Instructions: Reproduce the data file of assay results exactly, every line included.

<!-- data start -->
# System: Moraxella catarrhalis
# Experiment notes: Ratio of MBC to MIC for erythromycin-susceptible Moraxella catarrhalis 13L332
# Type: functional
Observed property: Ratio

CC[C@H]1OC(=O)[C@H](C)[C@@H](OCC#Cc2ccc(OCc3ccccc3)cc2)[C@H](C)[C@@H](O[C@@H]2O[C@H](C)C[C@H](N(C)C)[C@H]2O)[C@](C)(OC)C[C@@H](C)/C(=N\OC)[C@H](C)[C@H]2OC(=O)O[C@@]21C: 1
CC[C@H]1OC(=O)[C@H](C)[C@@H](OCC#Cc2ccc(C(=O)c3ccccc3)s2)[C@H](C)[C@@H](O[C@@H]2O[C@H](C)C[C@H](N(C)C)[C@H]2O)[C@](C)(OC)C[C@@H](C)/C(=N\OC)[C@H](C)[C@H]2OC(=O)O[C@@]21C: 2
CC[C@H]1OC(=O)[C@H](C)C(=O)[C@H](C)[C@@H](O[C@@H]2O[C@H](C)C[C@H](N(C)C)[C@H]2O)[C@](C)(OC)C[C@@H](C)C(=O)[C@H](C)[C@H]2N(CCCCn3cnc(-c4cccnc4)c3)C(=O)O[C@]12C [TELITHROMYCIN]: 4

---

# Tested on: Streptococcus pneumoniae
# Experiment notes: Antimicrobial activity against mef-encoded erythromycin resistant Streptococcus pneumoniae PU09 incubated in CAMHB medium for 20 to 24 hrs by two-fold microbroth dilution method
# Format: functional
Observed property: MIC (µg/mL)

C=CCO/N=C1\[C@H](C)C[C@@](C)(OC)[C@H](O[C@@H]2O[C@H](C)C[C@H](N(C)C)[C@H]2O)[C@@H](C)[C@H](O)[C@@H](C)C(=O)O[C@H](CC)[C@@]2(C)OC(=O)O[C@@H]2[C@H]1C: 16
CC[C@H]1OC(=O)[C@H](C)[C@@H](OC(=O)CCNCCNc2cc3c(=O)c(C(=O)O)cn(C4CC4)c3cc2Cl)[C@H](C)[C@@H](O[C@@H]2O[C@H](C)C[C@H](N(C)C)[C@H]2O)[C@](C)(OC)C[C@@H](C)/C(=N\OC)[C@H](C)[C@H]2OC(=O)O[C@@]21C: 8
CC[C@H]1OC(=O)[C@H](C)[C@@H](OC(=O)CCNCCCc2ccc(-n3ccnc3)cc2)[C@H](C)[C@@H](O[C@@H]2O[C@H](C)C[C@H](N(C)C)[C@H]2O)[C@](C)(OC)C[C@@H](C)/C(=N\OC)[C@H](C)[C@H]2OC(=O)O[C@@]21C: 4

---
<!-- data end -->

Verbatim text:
# System: Moraxella catarrhalis
# Experiment notes: Ratio of MBC to MIC for erythromycin-susceptible Moraxella catarrhalis 13L332
# Type: functional
Observed property: Ratio

CC[C@H]1OC(=O)[C@H](C)[C@@H](OCC#Cc2ccc(OCc3ccccc3)cc2)[C@H](C)[C@@H](O[C@@H]2O[C@H](C)C[C@H](N(C)C)[C@H]2O)[C@](C)(OC)C[C@@H](C)/C(=N\OC)[C@H](C)[C@H]2OC(=O)O[C@@]21C: 1
CC[C@H]1OC(=O)[C@H](C)[C@@H](OCC#Cc2ccc(C(=O)c3ccccc3)s2)[C@H](C)[C@@H](O[C@@H]2O[C@H](C)C[C@H](N(C)C)[C@H]2O)[C@](C)(OC)C[C@@H](C)/C(=N\OC)[C@H](C)[C@H]2OC(=O)O[C@@]21C: 2
CC[C@H]1OC(=O)[C@H](C)C(=O)[C@H](C)[C@@H](O[C@@H]2O[C@H](C)C[C@H](N(C)C)[C@H]2O)[C@](C)(OC)C[C@@H](C)C(=O)[C@H](C)[C@H]2N(CCCCn3cnc(-c4cccnc4)c3)C(=O)O[C@]12C [TELITHROMYCIN]: 4

---

# Tested on: Streptococcus pneumoniae
# Experiment notes: Antimicrobial activity against mef-encoded erythromycin resistant Streptococcus pneumoniae PU09 incubated in CAMHB medium for 20 to 24 hrs by two-fold microbroth dilution method
# Format: functional
Observed property: MIC (µg/mL)

C=CCO/N=C1\[C@H](C)C[C@@](C)(OC)[C@H](O[C@@H]2O[C@H](C)C[C@H](N(C)C)[C@H]2O)[C@@H](C)[C@H](O)[C@@H](C)C(=O)O[C@H](CC)[C@@]2(C)OC(=O)O[C@@H]2[C@H]1C: 16
CC[C@H]1OC(=O)[C@H](C)[C@@H](OC(=O)CCNCCNc2cc3c(=O)c(C(=O)O)cn(C4CC4)c3cc2Cl)[C@H](C)[C@@H](O[C@@H]2O[C@H](C)C[C@H](N(C)C)[C@H]2O)[C@](C)(OC)C[C@@H](C)/C(=N\OC)[C@H](C)[C@H]2OC(=O)O[C@@]21C: 8
CC[C@H]1OC(=O)[C@H](C)[C@@H](OC(=O)CCNCCCc2ccc(-n3ccnc3)cc2)[C@H](C)[C@@H](O[C@@H]2O[C@H](C)C[C@H](N(C)C)[C@H]2O)[C@](C)(OC)C[C@@H](C)/C(=N\OC)[C@H](C)[C@H]2OC(=O)O[C@@]21C: 4

---